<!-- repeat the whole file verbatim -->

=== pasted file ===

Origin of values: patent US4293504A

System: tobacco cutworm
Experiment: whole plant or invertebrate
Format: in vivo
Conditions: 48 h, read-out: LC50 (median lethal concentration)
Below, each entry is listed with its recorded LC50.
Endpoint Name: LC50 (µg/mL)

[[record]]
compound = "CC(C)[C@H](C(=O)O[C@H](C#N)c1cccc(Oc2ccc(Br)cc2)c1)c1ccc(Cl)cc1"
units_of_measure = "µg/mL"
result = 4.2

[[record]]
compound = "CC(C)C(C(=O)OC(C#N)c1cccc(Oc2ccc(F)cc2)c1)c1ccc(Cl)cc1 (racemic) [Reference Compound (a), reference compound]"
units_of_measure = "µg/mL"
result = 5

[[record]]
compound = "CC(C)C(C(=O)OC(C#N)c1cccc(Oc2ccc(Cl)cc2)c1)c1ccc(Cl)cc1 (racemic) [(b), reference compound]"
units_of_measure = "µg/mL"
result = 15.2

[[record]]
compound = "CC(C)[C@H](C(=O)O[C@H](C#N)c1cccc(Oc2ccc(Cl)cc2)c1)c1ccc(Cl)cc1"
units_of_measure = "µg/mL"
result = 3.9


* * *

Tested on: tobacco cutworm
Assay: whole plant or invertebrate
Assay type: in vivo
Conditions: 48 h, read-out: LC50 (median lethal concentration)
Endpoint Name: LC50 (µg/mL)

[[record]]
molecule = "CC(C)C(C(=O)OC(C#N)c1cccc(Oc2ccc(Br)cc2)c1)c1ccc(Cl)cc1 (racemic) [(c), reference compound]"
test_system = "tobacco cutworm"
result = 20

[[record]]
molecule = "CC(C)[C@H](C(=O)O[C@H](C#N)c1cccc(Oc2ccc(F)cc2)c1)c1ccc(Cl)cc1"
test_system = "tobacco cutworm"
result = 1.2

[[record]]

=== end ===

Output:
Origin of values: patent US4293504A

System: tobacco cutworm
Experiment: whole plant or invertebrate
Format: in vivo
Conditions: 48 h, read-out: LC50 (median lethal concentration)
Below, each entry is listed with its recorded LC50.
Endpoint Name: LC50 (µg/mL)

[[record]]
compound = "CC(C)[C@H](C(=O)O[C@H](C#N)c1cccc(Oc2ccc(Br)cc2)c1)c1ccc(Cl)cc1"
units_of_measure = "µg/mL"
result = 4.2

[[record]]
compound = "CC(C)C(C(=O)OC(C#N)c1cccc(Oc2ccc(F)cc2)c1)c1ccc(Cl)cc1 (racemic) [Reference Compound (a), reference compound]"
units_of_measure = "µg/mL"
result = 5

[[record]]
compound = "CC(C)C(C(=O)OC(C#N)c1cccc(Oc2ccc(Cl)cc2)c1)c1ccc(Cl)cc1 (racemic) [(b), reference compound]"
units_of_measure = "µg/mL"
result = 15.2

[[record]]
compound = "CC(C)[C@H](C(=O)O[C@H](C#N)c1cccc(Oc2ccc(Cl)cc2)c1)c1ccc(Cl)cc1"
units_of_measure = "µg/mL"
result = 3.9


* * *

Tested on: tobacco cutworm
Assay: whole plant or invertebrate
Assay type: in vivo
Conditions: 48 h, read-out: LC50 (median lethal concentration)
Endpoint Name: LC50 (µg/mL)

[[record]]
molecule = "CC(C)C(C(=O)OC(C#N)c1cccc(Oc2ccc(Br)cc2)c1)c1ccc(Cl)cc1 (racemic) [(c), reference compound]"
test_system = "tobacco cutworm"
result = 20

[[record]]
molecule = "CC(C)[C@H](C(=O)O[C@H](C#N)c1cccc(Oc2ccc(F)cc2)c1)c1ccc(Cl)cc1"
test_system = "tobacco cutworm"
result = 1.2

[[record]]